It’s cold out there—a good time to crank up the heat or put a few logs on the fire. While you might enjoy the warmth and ambiance, winter is actually one of the worst seasons for indoor air quality. That’s because we’re nestled inside our comfortable homes along with all of the pollutants and moisture. Fun, right?

Our chances of catching a cold are greater during the winter, especially if our home’s air quality is poor. In addition, trapped pollutants increase our risk of asthma and other respiratory problems. The good news is that we can do something about it! According to the Environmental Protection Agency (EPA), there are 3 basic strategies for better indoor air quality: (1) controlling sources of pollutants (2) improving ventilation, and (3) cleaning the air. Here’s what you need to know to improve your indoor air quality this winter.

 

Source Control

There are many sources of indoor pollution, ranging from fuel-burning appliances to building materials and furnishings, and even household cleaning products. Take a look around your house to identify the sources of poor indoor air quality, so that you can take steps to reduce their impact.

 

 

Airborne chemicals

Also known as VOCS – volatile organic compounds – these “hang” in the air for us to breathe. Scented air fresheners, cleaning products, paint, and even carpets and furniture release chemicals in the air. VOCs can cause health problems from respiratory illnesses to headaches, dizziness, irritation in the eyes, ears, nose, and throat, and more. You can choose low VOC paint, or repurposed/upcycled furniture to reduce some chemicals, and use natural cleaning products.

Tip: A bowl of vinegar with lemon juice will draw out bad smells. Baking soda and lemon juice also absorb odors.

 

 

Carbon dioxide

During the winter months, we’re gathered together indoors, which means we’re breathing in close proximity to each other. As carbon dioxide levels rise, that can cause headaches, drowsiness, and other problems. If the levels get high enough, it can even impact decision-making. Limit candle lighting and fireplace use which can contribute to carbon dioxide levels. Open a window for a few minutes, even if it’s cold, to let the fresh air in.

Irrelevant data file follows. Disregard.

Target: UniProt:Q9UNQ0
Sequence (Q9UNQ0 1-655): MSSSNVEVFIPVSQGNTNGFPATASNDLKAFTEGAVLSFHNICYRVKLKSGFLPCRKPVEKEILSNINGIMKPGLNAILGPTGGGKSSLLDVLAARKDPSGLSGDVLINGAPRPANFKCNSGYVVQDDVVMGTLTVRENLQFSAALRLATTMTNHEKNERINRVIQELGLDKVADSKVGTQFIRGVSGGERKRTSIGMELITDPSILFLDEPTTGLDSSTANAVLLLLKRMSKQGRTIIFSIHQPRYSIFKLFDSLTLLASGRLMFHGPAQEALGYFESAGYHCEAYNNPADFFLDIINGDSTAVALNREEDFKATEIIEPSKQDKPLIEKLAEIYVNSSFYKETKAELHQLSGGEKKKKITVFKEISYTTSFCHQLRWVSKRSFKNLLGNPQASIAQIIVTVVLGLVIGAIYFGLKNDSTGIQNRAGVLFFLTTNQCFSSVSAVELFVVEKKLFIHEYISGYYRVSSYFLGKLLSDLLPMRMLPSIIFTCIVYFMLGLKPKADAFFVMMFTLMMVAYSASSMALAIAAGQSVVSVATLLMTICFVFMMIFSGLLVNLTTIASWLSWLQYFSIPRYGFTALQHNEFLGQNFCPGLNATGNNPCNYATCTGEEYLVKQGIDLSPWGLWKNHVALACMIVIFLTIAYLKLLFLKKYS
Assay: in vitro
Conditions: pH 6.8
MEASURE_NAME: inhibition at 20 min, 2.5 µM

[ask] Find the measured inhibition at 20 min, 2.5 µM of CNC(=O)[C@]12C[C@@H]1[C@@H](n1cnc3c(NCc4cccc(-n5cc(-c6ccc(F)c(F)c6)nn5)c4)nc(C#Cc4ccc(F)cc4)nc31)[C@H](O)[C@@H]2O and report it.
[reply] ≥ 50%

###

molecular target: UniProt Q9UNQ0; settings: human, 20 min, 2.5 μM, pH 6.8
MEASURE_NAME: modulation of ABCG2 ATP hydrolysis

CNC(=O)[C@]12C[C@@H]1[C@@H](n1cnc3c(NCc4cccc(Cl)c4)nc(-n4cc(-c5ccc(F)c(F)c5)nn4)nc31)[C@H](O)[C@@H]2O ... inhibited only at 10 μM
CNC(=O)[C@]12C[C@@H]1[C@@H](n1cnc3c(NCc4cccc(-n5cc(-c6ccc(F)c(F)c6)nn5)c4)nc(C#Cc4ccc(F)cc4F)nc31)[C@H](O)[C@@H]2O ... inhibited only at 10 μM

Tip: Add plants like red-edged dracaena, weeping figs or bamboo palm to help convert CO2 to oxygen.

 

 

Radon gas

When our doors and windows are shut, it’s easy for radon gas to build up. Radon gas comes from the natural decay of soil. It moves into your home through cracks or even through your water supply. While it may be natural, radon is radioactive and dangerous. It’s the number one cause of lung cancer among nonsmokers. A radon test kit can measure your home’s levels. The EPA offers guidance on radon reduction systems.

Tip: Most states can provide a list of qualified radon service providers. Find more information at https://www.epa.gov/radon/epa-map-radon-zones-and-supplemental-information.

 

 

Level of humidity

Air that is too dry – or too moist – can cause problems. The dry air in winter causes dry skin, chapped lips, dry nose, dry throat, and cracked fingertips. High humidity causes mold and condensation which also can affect our health. The ideal level for household humidity should be between 30% and 59%. You can buy an inexpensive monitor to track your household humidity. To help reduce it, use your exhaust and ventilation fans, take cooler showers, or consider a dehumidifier. UV lamps professionally installed in your HVAC system can help kill harmful bacteria and mold before they enter the air supply.